The Happy Button

One of the greatest and worst things about being human is happiness. Happiness is both straightforward and complex. Something that we spend our whole lives devoted to procuring without a second thought. It is easy to obtain but difficult to hold on to, just like the polish on a mirror.  We are ultimately afraid to lose it, and all that comes with it being lost.

Happiness is an amazing thing; I can be happy about getting a new book or watching a new movie but with time the joy I gain from it diminishes.  The temporary fix of happiness will only hold us for so long, and when we are looking up from the bottom of a well of emotion, it’s these small bursts that give us hope of getting free.

Perhaps it’s because I was at the bottom of one of these wells recently that I have gained perspective about what role happiness plays in my life. I tried to hit the happiness button as often as possible; I think we all do when we are feeling down or just want to forget about the life we are leading.  Never wanting to leave the things that keep the storming emotions at bay.  Life begins to revolve around the button, never straying too far from it for fear you could lose it.

Happiness keeps us moving, growing, and adapting since pleasure will start to diminish each time go to flip the switch.  Each time not as powerful as before, the only solution is to either throw ourselves headlong as to suck up all the happiness from this particular activity or change where we get the joy.   It becomes a search for happiness switches, to the point of obsession, thinking that the accumulation of these powers will free us from the darkness within.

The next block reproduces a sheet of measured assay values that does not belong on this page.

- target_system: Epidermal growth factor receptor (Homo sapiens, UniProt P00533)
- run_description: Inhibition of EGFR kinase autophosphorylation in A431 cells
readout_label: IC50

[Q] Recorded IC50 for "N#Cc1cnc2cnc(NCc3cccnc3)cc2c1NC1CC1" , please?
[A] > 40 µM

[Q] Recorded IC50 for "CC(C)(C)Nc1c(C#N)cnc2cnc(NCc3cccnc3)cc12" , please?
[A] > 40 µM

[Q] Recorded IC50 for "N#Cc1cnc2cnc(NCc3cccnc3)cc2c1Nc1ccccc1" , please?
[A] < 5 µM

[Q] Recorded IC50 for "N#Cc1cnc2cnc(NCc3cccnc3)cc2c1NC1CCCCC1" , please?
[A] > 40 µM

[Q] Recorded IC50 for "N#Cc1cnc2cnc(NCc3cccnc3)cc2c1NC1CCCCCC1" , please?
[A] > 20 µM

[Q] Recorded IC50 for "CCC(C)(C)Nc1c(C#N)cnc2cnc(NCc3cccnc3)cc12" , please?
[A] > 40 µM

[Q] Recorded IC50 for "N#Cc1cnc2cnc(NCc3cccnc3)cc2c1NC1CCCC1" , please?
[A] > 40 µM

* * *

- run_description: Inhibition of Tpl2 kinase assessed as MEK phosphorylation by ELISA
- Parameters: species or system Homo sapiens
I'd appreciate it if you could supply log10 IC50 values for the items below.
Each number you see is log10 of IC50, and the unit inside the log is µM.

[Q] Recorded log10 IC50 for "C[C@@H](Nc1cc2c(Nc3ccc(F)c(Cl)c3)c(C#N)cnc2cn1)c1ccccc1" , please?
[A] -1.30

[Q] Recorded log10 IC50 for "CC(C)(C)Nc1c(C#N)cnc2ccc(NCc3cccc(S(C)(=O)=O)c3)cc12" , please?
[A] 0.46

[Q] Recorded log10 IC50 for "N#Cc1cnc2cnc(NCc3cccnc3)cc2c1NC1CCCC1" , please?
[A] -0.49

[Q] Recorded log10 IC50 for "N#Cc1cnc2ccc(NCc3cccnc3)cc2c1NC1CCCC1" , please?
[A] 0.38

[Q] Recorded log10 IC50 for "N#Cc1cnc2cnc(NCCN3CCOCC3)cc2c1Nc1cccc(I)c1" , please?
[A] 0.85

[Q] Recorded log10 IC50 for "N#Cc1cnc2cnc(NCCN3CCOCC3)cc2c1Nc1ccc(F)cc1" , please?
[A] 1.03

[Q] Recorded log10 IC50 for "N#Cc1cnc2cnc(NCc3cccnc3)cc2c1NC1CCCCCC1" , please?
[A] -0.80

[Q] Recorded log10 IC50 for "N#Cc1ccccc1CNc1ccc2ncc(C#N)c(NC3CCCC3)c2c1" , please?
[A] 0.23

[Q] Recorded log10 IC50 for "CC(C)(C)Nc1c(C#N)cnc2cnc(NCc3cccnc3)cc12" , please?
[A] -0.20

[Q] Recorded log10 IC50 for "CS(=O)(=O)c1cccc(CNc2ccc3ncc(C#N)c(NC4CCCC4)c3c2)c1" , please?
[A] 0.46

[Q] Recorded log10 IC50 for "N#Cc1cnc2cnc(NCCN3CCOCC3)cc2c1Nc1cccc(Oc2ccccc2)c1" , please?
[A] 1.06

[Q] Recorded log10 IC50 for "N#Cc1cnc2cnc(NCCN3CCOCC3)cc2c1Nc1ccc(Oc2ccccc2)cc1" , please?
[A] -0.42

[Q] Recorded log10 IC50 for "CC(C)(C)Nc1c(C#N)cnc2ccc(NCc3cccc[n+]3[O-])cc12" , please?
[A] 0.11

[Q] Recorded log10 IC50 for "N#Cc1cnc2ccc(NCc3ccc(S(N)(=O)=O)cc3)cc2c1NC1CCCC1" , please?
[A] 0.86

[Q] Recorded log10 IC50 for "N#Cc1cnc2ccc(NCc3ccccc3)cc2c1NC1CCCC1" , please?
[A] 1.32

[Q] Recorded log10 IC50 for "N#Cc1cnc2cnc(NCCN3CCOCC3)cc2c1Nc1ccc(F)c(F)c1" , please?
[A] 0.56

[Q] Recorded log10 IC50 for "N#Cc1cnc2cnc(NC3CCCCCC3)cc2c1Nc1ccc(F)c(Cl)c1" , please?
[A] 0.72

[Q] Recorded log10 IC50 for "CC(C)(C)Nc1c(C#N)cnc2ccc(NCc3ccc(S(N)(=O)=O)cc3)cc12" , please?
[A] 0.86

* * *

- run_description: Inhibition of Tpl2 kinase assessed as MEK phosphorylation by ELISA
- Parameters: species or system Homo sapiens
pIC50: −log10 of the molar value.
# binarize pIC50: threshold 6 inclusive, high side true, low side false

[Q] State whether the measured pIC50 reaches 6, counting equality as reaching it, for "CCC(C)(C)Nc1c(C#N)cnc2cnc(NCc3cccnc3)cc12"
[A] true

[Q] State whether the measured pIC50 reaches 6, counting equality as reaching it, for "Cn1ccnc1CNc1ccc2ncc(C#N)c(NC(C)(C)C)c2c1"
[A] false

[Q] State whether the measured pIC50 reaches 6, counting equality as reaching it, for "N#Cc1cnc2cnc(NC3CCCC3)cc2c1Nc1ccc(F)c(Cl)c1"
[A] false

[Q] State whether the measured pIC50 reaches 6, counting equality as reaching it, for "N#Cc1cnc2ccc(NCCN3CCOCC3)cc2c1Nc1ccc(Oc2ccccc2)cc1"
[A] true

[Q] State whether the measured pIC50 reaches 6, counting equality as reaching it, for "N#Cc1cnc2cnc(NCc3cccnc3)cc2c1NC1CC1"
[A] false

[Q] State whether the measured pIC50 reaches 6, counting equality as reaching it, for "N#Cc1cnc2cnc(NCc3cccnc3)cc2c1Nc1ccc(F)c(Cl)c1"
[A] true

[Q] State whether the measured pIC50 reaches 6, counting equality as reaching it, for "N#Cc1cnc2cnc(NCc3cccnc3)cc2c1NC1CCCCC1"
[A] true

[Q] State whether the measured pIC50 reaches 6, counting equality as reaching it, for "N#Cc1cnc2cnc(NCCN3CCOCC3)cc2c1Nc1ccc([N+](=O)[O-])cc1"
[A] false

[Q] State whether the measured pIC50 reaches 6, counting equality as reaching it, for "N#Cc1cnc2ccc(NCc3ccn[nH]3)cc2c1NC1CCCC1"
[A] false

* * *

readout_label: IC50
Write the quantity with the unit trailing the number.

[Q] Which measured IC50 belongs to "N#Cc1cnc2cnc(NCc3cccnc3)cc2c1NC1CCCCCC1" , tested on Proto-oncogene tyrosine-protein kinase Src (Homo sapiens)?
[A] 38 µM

I can attest that that is where my mind jumped to, wanting to preserve the things in my life that made me happy. A simple demand of sorts, a never ceasing vacuum to deposit the happiness quota was unsustainable.  I found achieving happiness just as stressful as the negative feelings that hung over me.  I knew could move forward with feeding this monster for so long. I knew there had to be another way to be okay.

I began to build a foundation for myself, a raft to stand on in the tumultuous sea of emotion.  It is when I was pushing myself in other ways when my foundation took hold.  I found that happiness wasn’t necessarily what I wanted, just a byproduct of doing other things.  Ironically by foregoing my hunt for happiness and working on myself, I found happiness.  This lead me to a revelation.

Happiness is just a byproduct, a reaction to life.  It is one of the best feelings to experience along with love and achievement, but along with those two it can only be found as a byproduct or given as a gift. What I found was much more sustainable, being content.  Now, I am by no means saying that I found it by looking at my situation and accepting it, I found it by working at making my life better.  Each step I took the weight off before I knew it, I was free.  I realized that it wasn’t just negative emotions that were drowning me but emotions in general and with all things, too much of it can hinder us more than it helps.

Happiness is a great thing because it’s fleeting, something that we can get accustomed. Happiness is both tragic and beautiful; we can appreciate when it’s around and miss it when it’s gone.  I leave my happiness button at home because I know I will find small joys throughout the day.  It is in working towards something bigger that I am able to be okay. At the end, I am not devoted to happiness, but I will always smile when I find it.

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